Even though it's been around for about 14 years, the GT-R (R35) is showing no signs of slowing down. Nissan keeps updating its supercar almost on a yearly basis with numerous special editions to keep Godzilla relevant as it fights much newer performance machines. Case in point, there's a new T-Spec bringing an assortment of visual tweaks along with brake air ducts borrowed from the all-conquering Nismo variant.
In a rather shocking announcement, the T-Spec effectively marks the end of the road for the GT-R in Australia where Nissan won't be able to sell the car anymore from November 1, 2021. Why? Tougher side-impact crash test regulations (ADR 85) are coming into effect that day for vehicles launched before November 2017. The GT-R certainly fits that bill, having been introduced Down Under in April 2009.
Gallery: Nissan GT-R T-spec (Japan)
Truth be told, few people (those who can afford it) will actually miss it considering only 19 cars were sold in the first eight months of the year. Total sales of the R35 are unlikely to surpass 1,000 units by October 31 when the high-performance coupe will be retired from the Australian market after 12 years on sale. Interestingly, Aussie magazine Drive points out it carried an original sticker of 155,800 AUD or about as much as an M3 and cost a third of a Lamborghini Gallardo.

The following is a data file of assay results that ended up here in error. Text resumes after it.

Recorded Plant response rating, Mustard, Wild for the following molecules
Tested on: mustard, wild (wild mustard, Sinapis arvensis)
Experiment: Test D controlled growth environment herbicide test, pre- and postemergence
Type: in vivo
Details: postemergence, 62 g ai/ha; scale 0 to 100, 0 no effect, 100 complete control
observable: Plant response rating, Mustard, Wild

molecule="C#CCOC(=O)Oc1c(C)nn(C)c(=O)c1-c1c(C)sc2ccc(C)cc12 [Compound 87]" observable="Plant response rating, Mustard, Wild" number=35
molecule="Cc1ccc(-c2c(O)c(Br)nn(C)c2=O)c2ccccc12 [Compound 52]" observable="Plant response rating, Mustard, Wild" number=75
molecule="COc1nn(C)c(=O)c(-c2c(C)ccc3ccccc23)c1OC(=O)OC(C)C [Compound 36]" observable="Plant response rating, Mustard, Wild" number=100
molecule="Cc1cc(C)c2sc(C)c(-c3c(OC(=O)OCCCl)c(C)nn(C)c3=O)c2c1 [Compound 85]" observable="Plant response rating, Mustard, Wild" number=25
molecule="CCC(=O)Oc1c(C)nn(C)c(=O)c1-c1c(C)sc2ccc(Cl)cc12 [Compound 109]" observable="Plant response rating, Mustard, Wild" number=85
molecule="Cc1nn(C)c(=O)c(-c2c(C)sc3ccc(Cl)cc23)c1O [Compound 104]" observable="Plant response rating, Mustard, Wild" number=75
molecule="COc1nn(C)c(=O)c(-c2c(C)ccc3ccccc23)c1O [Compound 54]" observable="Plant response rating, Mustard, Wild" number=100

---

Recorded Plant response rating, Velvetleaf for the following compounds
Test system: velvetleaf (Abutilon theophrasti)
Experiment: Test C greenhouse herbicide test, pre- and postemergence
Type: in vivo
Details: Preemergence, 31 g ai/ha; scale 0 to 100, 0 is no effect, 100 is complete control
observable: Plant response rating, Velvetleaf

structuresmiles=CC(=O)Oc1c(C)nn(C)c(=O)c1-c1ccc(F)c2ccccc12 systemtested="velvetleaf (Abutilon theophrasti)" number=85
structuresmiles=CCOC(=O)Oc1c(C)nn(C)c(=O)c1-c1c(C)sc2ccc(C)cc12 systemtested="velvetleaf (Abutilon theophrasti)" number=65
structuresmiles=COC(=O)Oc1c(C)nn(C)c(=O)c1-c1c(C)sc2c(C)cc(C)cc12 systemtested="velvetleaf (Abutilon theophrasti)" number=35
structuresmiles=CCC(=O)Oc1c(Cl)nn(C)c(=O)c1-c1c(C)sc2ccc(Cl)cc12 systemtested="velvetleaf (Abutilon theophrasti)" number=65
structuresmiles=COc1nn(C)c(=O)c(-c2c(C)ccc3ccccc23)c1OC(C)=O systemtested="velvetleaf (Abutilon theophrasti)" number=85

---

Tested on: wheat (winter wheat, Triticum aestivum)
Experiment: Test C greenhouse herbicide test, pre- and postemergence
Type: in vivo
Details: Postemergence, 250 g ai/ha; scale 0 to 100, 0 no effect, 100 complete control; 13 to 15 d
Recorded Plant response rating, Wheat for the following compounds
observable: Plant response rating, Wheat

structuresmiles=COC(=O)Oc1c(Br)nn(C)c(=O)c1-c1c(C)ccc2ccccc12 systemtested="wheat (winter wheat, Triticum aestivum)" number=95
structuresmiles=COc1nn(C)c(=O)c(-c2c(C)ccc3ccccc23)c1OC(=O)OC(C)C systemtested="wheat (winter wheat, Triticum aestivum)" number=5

Fast forward to 2021, it kicks off from 193,800 AUD and rises to a massive 378,000 AUD for the range-topping Nismo. Given the declining sales and aging platform, it does not come as a surprise Nissan is not updating the GT-R in order to pass the upcoming side-impact crash test regulations.
The Latest R35 Flavors:
"Due to the implementation of Australia's unique pole side impact design rules (ADR 85), the Nissan GT-R will not be imported into the Australian market after October 31, 2021. Note that this regulation does not apply to existing models in other markets."
It's worth mentioning the GT-R is not the only car to suffer the same fate in Australia as several Lexus models, including the CT compact hatchback (yes, it's still around), will be discontinued at the end of October.
It is believed a combined 50 T-Spec and Nismo special editions are earmarked for the local market, with details likely to be announced in the following weeks. The GT-R (R35) will continue outside of Australia for an unspecified amount of time, with rumors saying it will soldier on until 2024 and that it could get a mild-hybrid powertrain as well as a Final Edition with over 700 horsepower.
Sources: Nissan, Drive.com.au